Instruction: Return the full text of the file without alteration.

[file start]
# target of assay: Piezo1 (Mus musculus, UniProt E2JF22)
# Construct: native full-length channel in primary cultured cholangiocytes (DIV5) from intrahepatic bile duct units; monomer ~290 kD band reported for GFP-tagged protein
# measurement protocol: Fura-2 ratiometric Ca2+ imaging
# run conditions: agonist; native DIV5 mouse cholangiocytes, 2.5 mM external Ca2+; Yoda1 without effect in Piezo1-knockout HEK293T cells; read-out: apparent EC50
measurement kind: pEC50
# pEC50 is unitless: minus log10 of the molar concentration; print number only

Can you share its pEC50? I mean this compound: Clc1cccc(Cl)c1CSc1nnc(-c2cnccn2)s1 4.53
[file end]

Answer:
# target of assay: Piezo1 (Mus musculus, UniProt E2JF22)
# Construct: native full-length channel in primary cultured cholangiocytes (DIV5) from intrahepatic bile duct units; monomer ~290 kD band reported for GFP-tagged protein
# measurement protocol: Fura-2 ratiometric Ca2+ imaging
# run conditions: agonist; native DIV5 mouse cholangiocytes, 2.5 mM external Ca2+; Yoda1 without effect in Piezo1-knockout HEK293T cells; read-out: apparent EC50
measurement kind: pEC50
# pEC50 is unitless: minus log10 of the molar concentration; print number only

Can you share its pEC50? I mean this compound: Clc1cccc(Cl)c1CSc1nnc(-c2cnccn2)s1 4.53